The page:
Well things have developed a lot since this post. He was diagnosed just after he turned 2 with PDD-NOS. They haven't formally labelled him with spd or anything but they address his sensory issues in all of his therapy. He is now getting ten hours of wraparound services a week with a tss and bsc. Two hours a week with a speech therapist and one hour on ot as well as a nutritionalist. I think in this case it does all stem from atypical autism but I do believe there's spd without autism bc I've seen it in others we've met in this journe. Thank you all for taking the time to comment.

Feb 04, 2013
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My son is special too
by: Anonymous

So when reading your story it sounded just like my little man. He is now 3y 4mo old. All the same experiences. I feel ur pain. We call him Z. Z has been in speech and OT is since about 20 mo. He definitely has SPD and everything else is yet to be discovered. We have great days and frustrating days. People have asked me if he has autism. His only diagnosis so far is increased intelligence for his age. I've been keeping a log and aM going to see a developmental pediatrician. I suspect ADHD as well but I am no expert. My neighbor has an Autistic son and I definitely see some similarities. On the other hand, Z is so friendly and social it's hard to wrap my head around the possibility of autism. When I read about some Asbergers kids I think that's my Z. Ugh, so difficult. Question, does your child stim or repeat things from tv shows. Do u feel like he is smarter than he should be. Is he hyperactive. Z has a hard to time slowing down at night. I feel like his poor brain never shuts off. How does your son sleep? Sorry for all ?'s

Apr 17, 2012
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spd no autism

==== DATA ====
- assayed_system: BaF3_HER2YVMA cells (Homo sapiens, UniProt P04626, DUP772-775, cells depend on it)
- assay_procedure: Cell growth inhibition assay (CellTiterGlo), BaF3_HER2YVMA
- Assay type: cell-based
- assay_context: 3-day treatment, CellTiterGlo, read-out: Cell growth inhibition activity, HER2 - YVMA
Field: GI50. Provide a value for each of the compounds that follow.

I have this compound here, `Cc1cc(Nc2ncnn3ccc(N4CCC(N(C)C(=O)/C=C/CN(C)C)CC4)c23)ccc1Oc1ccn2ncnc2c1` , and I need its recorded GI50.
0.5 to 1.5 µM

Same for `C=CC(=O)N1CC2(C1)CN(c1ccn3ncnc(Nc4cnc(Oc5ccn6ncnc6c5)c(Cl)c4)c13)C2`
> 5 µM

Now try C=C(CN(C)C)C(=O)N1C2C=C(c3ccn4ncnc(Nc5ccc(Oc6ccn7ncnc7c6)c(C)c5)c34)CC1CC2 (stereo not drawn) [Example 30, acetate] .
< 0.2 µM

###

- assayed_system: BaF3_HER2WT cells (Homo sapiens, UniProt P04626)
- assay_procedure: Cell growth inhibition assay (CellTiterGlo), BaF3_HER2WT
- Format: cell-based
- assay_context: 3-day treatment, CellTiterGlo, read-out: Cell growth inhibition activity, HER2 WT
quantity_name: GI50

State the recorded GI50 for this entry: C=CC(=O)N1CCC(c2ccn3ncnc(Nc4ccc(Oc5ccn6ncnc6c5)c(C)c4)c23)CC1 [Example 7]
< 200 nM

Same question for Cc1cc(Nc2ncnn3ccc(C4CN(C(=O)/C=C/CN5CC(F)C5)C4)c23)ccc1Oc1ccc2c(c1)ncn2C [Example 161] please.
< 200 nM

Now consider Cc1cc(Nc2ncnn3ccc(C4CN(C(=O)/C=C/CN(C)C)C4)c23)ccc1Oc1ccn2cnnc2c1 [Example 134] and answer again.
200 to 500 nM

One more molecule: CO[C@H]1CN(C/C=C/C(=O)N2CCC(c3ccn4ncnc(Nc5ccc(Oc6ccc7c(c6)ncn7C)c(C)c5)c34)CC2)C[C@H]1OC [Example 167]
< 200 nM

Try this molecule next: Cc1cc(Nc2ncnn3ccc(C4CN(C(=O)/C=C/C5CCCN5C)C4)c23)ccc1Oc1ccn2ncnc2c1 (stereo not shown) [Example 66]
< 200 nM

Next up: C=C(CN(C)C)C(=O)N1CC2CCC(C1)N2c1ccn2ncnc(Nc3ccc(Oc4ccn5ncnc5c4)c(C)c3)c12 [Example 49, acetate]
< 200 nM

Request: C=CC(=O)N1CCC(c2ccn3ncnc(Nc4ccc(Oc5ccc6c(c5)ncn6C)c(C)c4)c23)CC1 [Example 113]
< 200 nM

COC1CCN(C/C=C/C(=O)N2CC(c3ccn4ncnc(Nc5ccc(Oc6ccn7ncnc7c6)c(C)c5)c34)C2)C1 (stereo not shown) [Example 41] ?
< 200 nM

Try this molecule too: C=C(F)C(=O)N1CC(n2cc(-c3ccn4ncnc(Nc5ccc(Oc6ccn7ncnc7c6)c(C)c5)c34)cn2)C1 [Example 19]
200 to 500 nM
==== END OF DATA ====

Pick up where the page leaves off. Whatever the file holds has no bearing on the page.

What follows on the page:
by: mommy of 2

people get it mixed up. ALOT of autistic kids have spd NOT all spd kids have autism. its that simple so take a step back and relax.

Apr 14, 2012
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A child with SPD doesn't always have autism
by: Logansmom

Hi! My son who is 5 and 1/2 was diagnosed with SPD about a year ago. He does not have any form of autism. Although my son was not born with SPD, he did begin showing syptoms of it within a couple of months after a very traumatic car accident. He had hit his head, and the trauma caused all the confusion to begin inside his little brain. It has been a huge challenge for us to deal with. However, along the way, we have learned many things about SPD and how to help him. It is great that you have been able to catch it early. One of the things that we have learned is that an autistic child will have SPD, but a child with SPD will not always have autism. I have also learned this in many of my early childhood classes! I hope this helps your mind rest a little better.

Apr 10, 2012
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sensory issues
by: marjory glasgow scotland

Hi you both sound like great parents. My now 8yr old son[ also perfect pregnancy]. Walked talked infact never stopped talking, especially to adults. A perfect child. Started nursery at 3yrs was told very bright but liked his own company. Didnt like loud unexpected noises ie;ambulances,fire engines. WE where told that he hadnt decided which hand he preferred right or left, this being the reason he wouldnt draw write exc. Started school at 4yrs and was very talkative, had trouble changing for P.E. His primary 1 teacher said to leave it and i said no. Their was an O.T. in the class to visit another child who immediately noticed my child and his difficulty changing. He was seen and reduced proprioception was his first evaluation. I was kinda left to it with an excercise plan.

I phoned my health visitor who deals with babies up to 5yrs normally. I explained all my concerns. She referred me to everyone 18months later we where given a diagnosis of aspergers syndrome. I put my head in the sand for around a month then pulled my socks up and got on with it. I am so glad, that is what my son has. He attends mainstream school, he is clever, but with all aspergers he has to be taught social interactions and skills. He still has exercise prog.at school and is doing well. Autism aint so bad, you should look into it more and you will then know one way or another yourself, no one knows a child better than its mum. I had never even contemplated autism, didnt know anyone with it, and prob didnt want too. It is wonderful, he is wonderful. Good luck and keep in touch.

Apr 10, 2012
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response
by: Anonymous

I have never commented before this, but just know that sensory integration issues can occur with ADHD not necessarily autism. It sounds like you are a great parent.

Perhaps an occupational therapist who specializes in sensory issues can help.